What is the solution? Privatisation is clearly the most optimal way forward for PNG’s grossly underperforming power sector. Greater privatisation of PNG’s SOEs would drive pressure from shareholders and other equity providers for improved performance – an observation made by an Australian Agency for International Development author as far back as 1996. In turn, a commercial focus would prompt greater customer responsive behaviour (e.g. in response to rolling blackouts), connecting more people and businesses to grids, generating a more reliable and sustainable energy supply and upgrading transmission networks as needed. All such outcomes are hampered without greater forms of privatisation.

One practical way forward – according to a recent PNG National Research Institute paper – is to enhance the number of Independent Power Providers (IPPs) in the PNG electricity sector. These “are private entities,” note its authors, “which own and or operate electricity generation facilities and sell electricity to a utility, central government buyer and end users depending on the underlying business models.” PNG currently has only seven IPPs, which all struggle with revenue security. However, this could be mitigated by creating stronger regulatory institutions and frameworks, the authors note, to ensure greater revenue security and cost recovery outcomes.

To take this a step further, one additional practical step may be to actually ‘call in’ the IPPs and other established IPPs through a market sounding mechanism to help co-design a regulatory framework and a realistic IPP prospectus for endorsement. All forms of electricity generation should be on the table, with ideology on the best form to be put aside. Small Modular Reactor (SMR) technology, for example, is not supported in Australia, yet its proliferation in other parts of the world may offer a timely solution to PNG, especially amid its fragmented electricity networks and geographic terrain, and the limited viability of solar and under-exploration of geothermal. An end state – indeed an optimistic overall outcome – could be a future where PNG’s 19 mini-grids are operating through IPP arrangements, delivering a reliable and affordable power supply to businesses and everyday Papua New Guineans to alleviate the effects of energy poverty.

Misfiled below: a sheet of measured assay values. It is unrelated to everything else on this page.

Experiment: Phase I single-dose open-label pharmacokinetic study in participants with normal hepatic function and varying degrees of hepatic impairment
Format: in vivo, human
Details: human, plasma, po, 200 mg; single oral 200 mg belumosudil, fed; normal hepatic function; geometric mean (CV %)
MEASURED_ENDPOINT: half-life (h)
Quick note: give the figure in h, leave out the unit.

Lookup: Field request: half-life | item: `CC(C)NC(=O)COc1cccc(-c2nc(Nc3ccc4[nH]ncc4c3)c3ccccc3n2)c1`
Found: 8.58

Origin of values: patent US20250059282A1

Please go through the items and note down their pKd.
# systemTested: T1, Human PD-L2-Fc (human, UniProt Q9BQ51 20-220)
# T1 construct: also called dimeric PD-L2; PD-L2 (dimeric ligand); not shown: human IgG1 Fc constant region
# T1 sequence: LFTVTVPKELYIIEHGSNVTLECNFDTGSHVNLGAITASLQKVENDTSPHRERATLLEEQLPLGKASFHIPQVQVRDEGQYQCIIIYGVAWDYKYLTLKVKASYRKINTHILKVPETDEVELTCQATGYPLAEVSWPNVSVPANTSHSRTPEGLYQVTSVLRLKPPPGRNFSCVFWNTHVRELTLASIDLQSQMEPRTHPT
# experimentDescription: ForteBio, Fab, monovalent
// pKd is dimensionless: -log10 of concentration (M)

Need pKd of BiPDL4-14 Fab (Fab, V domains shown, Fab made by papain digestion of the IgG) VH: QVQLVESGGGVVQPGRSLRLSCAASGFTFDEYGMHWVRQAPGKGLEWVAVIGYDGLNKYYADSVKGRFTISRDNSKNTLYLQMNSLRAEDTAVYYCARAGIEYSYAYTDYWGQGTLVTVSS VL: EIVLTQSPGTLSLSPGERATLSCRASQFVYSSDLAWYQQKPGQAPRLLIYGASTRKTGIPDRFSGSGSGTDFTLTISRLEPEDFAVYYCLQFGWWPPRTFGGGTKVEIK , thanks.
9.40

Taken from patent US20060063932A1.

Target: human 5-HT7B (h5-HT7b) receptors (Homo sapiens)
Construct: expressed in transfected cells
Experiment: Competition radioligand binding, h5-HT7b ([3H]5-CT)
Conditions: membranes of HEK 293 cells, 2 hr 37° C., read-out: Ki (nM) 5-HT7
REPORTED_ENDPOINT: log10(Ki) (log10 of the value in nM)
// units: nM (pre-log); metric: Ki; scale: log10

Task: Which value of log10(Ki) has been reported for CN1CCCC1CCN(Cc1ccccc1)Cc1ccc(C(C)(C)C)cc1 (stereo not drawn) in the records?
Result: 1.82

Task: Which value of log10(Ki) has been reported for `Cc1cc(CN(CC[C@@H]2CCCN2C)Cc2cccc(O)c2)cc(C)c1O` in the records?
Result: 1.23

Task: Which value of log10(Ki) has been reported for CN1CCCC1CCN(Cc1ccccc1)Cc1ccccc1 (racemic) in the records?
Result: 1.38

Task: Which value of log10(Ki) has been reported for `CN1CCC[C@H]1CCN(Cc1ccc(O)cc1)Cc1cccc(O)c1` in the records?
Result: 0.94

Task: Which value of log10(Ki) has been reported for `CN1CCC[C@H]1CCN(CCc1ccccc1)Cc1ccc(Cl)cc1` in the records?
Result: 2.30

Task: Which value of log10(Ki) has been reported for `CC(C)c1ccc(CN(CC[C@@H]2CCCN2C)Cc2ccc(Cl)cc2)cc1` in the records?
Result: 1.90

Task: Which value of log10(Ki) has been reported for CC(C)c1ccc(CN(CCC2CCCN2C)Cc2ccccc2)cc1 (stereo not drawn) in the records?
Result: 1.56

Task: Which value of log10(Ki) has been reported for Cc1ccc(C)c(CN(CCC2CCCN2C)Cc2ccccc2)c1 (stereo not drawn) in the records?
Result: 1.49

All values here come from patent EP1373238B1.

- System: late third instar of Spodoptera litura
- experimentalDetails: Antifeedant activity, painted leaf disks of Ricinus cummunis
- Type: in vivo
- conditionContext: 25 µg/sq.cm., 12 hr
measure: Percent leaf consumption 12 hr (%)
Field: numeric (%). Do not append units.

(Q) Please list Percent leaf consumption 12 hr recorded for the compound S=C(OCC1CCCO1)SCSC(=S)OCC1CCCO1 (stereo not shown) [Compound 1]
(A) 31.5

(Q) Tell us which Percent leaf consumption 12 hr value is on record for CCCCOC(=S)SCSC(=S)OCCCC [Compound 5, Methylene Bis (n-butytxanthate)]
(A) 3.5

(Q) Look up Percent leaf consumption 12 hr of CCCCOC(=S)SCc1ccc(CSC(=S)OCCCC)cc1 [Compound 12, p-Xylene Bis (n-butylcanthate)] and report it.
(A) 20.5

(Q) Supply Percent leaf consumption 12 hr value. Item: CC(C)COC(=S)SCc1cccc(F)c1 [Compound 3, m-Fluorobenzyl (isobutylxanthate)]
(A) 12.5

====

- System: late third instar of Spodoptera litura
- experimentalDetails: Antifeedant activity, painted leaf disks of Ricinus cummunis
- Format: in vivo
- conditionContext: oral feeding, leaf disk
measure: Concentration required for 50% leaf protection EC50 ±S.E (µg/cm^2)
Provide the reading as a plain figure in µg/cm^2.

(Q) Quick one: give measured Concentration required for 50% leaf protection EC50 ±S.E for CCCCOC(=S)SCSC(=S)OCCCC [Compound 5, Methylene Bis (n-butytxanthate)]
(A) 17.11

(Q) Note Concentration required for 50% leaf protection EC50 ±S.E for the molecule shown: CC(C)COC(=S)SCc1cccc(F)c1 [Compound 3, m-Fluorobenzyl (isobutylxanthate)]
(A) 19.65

Both steps above, of course, need to be supplemented by political will – a point consistently made by development experts. However, this consideration could also feature in the design process and, for example, may include political incentivisation measures for Members of Parliament to consolidate and expand electricity security – through measures such as district-controlled MP funds – yet minus the political interference.

Finally, another underacknowledged area of reform to PNG’s power sector is the desperate need for human capital – simply having Papua New Guineans with the appropriate engineering and other skills in generation, transmission, distribution and power system management. As one former PPL employee noted in PNG’s The National, the nation’s “current power supply woes… can be attributed to lack of proper human resources development and supervision.” “Most of the blackouts,” they add, are “a result of lack of this specialised knowledge in power system management.”

Although this may be a matter for PPLs to address if they are successful in penetrating the PNG market, it will also depend on a broader PNG-wide commitment to skills training and human capital – a point that I address in my third piece, “Resolving Papua New Guinea’s human capital deficit with more than just funding”.


Sean Jacobs is a Papua New Guinean-born Brisbane-based writer, government relations and public policy specialist, and Industry Fellow at the Griffith Asia Institute.